The problems with "Wi-Fi" are numerous. The end result is that generally speaking, Wi-Fi is a hot mess of broken tech that doesn't work. In the rare case that it DOES work, even the most trivial of changes in the environment or in the client can completely break it.
1. Early versions of the spec were too loosely worded, and allowed for too many "interpretations".
2. Vendor extensions are still a major problem. Many vendor extensions are not compatible with one another, and a device that has a vendor extension enabled
may work very poorly (or not at all) with a device lacking said extension.
3. Actual implementations of Wi-Fi are all over the map in terms of quality, with ridiculous things like: advertising support for an extension that it doesn't actually support; criminally severe bugs in a production implementation; vendors that try to work around bugs that other vendors introduced but in turn create yet more bugs, causing a vicious cycle of workarounds to workarounds; "hide and go seek" with extensions and spec interpretations; ridiculous driver implementations that hold exclusive access over very coarse-grained locks in the OS kernel for long periods of time, causing freezes and/or panics; poorly designed antennas; buggy firmware that never gets updated; etc.
4. The spectrum WiFi uses is open to be used by literally anything else that complies with a few simple rules, such as the maximum Tx power on that frequency band. As a consequence, random electric devices can freely leak a certain amount of random interference (noise) in the 2.4 GHz and 5 GHz WiFi bands, which destroys the ability for WiFi to operate. Ever lose your WiFi when you turn on your vacuum cleaner, or microwave? That's what's happening.
5. The spectrum WiFi uses is used by other communications protocols that are not Wi-Fi. While some effort is made to interoperate between a few of them, such as cooperation between Bluetooth nodes and WiFi nodes (such that they don't "trample over" one another if they use the same frequency), the interoperation protocols, specifications, and implementations have the same problems as the Wi-Fi specs themselves, as stated above.
6. Recent increased focus on power saving has caused some rather extreme power saving techniques to be employed in Wi-Fi firmware and drivers, which sacrifices performance, range and reliability for a few microwatts or milliwatts of energy. Paradoxically, some of the proponents of these techniques actually think that's OK, and are still trying to make the problem worse.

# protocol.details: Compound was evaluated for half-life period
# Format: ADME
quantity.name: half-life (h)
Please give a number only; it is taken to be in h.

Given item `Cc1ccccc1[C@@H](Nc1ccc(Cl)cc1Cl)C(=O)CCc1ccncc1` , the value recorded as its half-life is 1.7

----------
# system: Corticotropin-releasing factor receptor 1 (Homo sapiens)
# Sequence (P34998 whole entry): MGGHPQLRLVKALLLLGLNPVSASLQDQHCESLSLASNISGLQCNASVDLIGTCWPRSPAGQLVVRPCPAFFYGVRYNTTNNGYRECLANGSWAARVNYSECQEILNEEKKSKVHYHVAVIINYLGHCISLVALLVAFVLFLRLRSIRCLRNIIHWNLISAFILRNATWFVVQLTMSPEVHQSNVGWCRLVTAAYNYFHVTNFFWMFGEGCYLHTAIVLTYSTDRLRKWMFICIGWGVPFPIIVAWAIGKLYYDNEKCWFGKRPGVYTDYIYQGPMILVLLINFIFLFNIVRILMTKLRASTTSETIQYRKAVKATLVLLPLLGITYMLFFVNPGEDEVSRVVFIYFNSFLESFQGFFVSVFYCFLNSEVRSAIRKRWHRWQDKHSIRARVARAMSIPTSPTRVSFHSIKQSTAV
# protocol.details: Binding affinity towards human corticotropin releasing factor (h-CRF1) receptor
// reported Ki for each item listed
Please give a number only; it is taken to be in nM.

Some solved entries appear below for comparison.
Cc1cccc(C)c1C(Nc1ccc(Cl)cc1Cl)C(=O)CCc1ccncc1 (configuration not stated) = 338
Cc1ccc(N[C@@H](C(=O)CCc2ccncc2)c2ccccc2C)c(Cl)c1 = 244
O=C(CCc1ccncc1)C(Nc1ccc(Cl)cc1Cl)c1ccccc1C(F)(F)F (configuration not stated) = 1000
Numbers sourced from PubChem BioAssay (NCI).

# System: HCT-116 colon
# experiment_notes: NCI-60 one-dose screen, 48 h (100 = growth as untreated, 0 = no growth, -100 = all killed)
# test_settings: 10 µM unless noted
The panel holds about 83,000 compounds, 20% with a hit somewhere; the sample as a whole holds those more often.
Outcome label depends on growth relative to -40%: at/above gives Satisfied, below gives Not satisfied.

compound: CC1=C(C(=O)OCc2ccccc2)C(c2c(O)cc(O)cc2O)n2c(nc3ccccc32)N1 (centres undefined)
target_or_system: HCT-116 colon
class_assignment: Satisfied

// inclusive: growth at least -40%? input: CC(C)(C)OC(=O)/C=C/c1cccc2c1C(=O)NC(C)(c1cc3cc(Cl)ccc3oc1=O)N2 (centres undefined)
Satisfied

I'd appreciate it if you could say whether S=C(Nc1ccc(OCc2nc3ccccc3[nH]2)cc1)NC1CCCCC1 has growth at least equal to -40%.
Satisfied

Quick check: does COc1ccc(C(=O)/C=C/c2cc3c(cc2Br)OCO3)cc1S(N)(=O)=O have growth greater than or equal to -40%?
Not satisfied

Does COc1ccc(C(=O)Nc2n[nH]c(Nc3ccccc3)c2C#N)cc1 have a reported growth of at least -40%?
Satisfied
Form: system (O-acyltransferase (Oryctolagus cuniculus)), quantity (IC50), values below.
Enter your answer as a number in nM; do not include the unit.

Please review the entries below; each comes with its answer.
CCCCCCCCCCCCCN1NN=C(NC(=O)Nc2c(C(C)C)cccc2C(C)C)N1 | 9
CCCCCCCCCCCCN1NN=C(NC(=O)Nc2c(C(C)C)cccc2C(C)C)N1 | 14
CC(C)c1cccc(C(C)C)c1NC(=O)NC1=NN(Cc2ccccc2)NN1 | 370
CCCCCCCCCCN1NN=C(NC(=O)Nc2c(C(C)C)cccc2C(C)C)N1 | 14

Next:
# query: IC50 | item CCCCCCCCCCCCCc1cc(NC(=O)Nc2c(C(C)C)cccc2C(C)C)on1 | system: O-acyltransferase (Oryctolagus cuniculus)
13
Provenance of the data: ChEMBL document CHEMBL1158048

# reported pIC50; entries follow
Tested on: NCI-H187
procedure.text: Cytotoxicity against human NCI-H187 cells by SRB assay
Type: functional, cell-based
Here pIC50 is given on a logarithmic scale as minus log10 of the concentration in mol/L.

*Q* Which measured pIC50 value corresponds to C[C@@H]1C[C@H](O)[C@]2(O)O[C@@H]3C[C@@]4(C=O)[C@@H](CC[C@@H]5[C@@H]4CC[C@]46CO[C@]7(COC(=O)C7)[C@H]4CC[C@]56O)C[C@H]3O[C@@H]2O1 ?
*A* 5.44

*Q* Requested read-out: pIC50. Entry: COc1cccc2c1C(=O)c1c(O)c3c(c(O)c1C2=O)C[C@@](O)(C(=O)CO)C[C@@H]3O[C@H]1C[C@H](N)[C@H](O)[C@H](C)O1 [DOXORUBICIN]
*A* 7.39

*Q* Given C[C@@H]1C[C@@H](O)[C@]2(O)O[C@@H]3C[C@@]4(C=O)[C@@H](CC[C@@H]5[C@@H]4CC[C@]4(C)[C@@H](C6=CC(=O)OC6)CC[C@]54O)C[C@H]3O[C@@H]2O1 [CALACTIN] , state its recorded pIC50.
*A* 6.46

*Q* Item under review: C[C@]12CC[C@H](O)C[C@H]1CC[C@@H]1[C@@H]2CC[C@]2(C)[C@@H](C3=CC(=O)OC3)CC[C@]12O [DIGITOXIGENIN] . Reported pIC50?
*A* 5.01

7. There are a large number of complex physical parameters that affect whether two WiFi transceivers will be able to communicate, which 99% of users don't understand at all. The power saving techniques mentioned above reduce the variety of possible configurations (that is, device orientations and distances, mainly) under which the signal will be reliable and high-performance.
8. Vendors that produce Wi-Fi transceivers, or products that integrate them, usually perform inadequate testing to certify the device as interoperable with a very large array of existing and upcoming other products that use Wi-Fi. Especially in the case of smartphones, the possible number of clients and basestations that may be interacted with is tremendous: Smart TVs; DSL modem/routers; cable modem/routers; other smartphones; enterprise APs and repeaters; laptops; tablets; cars; IoT devices -- all these things need to be tested. With a LOT of work -- and I mean a LOT -- eventually a Wi-Fi stack can be designed in such a way that it operates at least decently well with all modern incarnations of the above, but that says nothing about older implementations, which people love to keep around for a decade or more, and expect them to work. A sufficiently general Wi-Fi stack that works okay with all of the above will probably have so many heuristics for bug detection, compromises, polling tests, etc. that they won't work especially well even in an "ideal" scenario, and may even try to implement contradictory rules depending on the specific model of the device being communicated with... basically, it's nearly an effort in futility to develop such a thing, let alone have it work *WELL* with everything.
If USB and its "device class" specifications (Mass Storage, Battery charging spec, RNDIS, audio class, etc.) is a ringing success story of how standardization can promote interoperability, Wi-Fi is a textbook case study of how faux "standardization" can go so, SO horribly wrong that the only way I can see to fix the problem is to abandon the 2.4 GHz and 5 GHz spectra entirely, and come up with a new, non-WiFi communication protocol that is much more tightly specified, open standard, general purpose, and functions on some other band that does not overlap with the WiFi bands (since those bands will be eternally trashed by millions of WiFi devices for at least 20-25 years after the last WiFi device is manufactured).